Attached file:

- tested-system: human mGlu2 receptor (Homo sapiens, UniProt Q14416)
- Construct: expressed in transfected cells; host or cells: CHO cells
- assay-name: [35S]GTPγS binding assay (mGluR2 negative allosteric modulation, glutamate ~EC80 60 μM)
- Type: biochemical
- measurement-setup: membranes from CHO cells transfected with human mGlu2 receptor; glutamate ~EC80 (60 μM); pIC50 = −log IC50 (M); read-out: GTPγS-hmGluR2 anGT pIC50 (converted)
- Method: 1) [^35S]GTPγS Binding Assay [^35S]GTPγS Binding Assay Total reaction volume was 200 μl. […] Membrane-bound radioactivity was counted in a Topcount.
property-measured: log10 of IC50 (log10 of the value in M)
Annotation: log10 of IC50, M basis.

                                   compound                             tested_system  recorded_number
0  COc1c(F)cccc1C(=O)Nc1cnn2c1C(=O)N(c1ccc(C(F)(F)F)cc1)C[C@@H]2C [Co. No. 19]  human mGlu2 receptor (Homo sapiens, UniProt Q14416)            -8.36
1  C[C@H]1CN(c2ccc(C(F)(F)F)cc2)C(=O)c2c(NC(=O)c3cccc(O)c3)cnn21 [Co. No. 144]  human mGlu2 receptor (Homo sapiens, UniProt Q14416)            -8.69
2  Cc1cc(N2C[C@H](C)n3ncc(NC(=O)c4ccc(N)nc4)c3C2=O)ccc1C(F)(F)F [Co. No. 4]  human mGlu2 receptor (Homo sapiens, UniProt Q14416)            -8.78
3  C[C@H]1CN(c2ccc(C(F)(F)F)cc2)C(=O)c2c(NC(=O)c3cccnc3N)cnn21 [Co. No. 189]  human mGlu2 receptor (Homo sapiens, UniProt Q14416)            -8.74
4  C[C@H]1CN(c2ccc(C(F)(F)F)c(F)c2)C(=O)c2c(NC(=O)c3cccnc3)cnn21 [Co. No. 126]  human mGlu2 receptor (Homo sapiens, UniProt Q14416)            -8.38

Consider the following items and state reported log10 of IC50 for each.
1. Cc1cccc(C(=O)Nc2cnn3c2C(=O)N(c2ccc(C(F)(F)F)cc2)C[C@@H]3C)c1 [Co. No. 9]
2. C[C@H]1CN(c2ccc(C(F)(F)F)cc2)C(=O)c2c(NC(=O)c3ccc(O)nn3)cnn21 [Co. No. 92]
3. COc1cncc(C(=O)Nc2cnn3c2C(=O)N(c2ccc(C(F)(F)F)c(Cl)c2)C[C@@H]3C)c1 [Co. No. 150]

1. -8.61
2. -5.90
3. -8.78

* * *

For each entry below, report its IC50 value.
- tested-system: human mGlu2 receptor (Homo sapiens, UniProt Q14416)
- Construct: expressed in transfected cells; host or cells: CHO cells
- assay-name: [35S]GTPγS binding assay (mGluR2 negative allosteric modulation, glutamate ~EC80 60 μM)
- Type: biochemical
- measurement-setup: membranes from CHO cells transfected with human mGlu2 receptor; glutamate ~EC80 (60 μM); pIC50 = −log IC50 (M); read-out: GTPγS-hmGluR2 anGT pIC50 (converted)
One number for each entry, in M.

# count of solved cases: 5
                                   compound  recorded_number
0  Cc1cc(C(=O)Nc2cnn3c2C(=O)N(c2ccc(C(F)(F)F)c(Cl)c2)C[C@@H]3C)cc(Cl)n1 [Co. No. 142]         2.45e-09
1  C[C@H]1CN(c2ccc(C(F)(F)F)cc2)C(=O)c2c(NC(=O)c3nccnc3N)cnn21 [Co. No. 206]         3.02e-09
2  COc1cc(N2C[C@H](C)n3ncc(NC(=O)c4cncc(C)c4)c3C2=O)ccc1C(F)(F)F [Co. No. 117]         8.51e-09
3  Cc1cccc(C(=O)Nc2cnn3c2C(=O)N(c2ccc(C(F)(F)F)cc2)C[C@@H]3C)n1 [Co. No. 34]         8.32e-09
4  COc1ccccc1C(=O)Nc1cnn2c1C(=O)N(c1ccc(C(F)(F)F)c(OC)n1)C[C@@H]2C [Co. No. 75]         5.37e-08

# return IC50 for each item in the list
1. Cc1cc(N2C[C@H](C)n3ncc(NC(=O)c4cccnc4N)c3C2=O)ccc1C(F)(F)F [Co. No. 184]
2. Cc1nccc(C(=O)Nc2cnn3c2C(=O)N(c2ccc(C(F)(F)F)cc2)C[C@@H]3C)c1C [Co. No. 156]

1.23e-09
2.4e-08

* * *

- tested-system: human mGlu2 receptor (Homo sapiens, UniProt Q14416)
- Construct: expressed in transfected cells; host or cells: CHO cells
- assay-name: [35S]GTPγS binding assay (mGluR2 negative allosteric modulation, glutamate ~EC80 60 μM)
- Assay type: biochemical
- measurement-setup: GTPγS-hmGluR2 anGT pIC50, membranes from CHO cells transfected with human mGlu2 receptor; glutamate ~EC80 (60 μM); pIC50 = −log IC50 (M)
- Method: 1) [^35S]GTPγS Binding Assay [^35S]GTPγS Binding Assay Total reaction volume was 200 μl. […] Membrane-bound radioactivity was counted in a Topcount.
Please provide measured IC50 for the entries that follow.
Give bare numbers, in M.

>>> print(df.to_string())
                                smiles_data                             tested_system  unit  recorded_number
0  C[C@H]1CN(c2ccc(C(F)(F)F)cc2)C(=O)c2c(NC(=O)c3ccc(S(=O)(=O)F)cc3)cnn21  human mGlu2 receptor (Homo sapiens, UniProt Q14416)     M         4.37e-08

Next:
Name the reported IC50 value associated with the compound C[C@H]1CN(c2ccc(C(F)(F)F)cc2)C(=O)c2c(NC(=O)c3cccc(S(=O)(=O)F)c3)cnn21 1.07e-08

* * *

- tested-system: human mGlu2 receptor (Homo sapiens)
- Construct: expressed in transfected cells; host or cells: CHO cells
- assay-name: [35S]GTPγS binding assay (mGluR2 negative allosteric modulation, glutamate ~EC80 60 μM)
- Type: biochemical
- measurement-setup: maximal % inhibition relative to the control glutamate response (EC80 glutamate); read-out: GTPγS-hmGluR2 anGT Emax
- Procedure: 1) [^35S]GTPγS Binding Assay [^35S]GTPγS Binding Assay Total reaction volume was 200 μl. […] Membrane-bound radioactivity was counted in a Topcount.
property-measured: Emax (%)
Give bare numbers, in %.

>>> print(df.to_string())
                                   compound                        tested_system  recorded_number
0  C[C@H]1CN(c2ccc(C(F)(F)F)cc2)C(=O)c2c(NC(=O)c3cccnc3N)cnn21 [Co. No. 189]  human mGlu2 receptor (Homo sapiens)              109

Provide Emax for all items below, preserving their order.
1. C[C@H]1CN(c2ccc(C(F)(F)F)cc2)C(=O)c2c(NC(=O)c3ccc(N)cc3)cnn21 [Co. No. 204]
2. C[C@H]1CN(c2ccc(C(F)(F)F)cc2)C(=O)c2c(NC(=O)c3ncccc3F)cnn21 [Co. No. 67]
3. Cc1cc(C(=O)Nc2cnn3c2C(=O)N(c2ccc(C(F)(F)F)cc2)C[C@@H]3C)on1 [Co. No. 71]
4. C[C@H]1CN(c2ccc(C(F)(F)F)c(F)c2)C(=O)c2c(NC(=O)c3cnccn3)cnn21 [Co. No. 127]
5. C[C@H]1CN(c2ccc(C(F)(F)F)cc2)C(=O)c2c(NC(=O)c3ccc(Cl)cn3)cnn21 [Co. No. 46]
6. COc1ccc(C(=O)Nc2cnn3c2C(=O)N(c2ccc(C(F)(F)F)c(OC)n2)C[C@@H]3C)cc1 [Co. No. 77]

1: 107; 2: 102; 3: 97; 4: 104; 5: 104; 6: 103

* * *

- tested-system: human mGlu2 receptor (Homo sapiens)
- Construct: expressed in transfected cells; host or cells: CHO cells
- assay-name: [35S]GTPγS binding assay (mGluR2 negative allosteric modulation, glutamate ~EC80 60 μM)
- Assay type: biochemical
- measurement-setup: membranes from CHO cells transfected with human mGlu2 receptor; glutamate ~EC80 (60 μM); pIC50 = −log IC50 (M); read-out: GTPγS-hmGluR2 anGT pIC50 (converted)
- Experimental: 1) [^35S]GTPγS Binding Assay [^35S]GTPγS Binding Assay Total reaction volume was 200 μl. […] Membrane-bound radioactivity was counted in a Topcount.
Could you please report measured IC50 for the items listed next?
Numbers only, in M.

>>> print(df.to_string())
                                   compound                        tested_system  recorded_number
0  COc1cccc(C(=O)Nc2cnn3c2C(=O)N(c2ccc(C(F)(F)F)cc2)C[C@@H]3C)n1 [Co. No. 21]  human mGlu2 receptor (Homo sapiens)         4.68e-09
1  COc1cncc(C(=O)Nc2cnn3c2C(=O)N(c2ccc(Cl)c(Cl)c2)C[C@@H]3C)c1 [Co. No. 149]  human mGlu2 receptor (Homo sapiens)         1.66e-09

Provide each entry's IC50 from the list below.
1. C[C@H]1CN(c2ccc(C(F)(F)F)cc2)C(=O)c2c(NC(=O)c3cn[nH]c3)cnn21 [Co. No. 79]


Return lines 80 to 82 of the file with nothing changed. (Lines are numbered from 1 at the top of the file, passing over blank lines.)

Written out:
- Assay type: biochemical
- measurement-setup: membranes from CHO cells transfected with human mGlu2 receptor; glutamate ~EC80 (60 μM); pIC50 = −log IC50 (M); read-out: GTPγS-hmGluR2 anGT pIC50 (converted)
- Experimental: 1) [^35S]GTPγS Binding Assay [^35S]GTPγS Binding Assay Total reaction volume was 200 μl. […] Membrane-bound radioactivity was counted in a Topcount.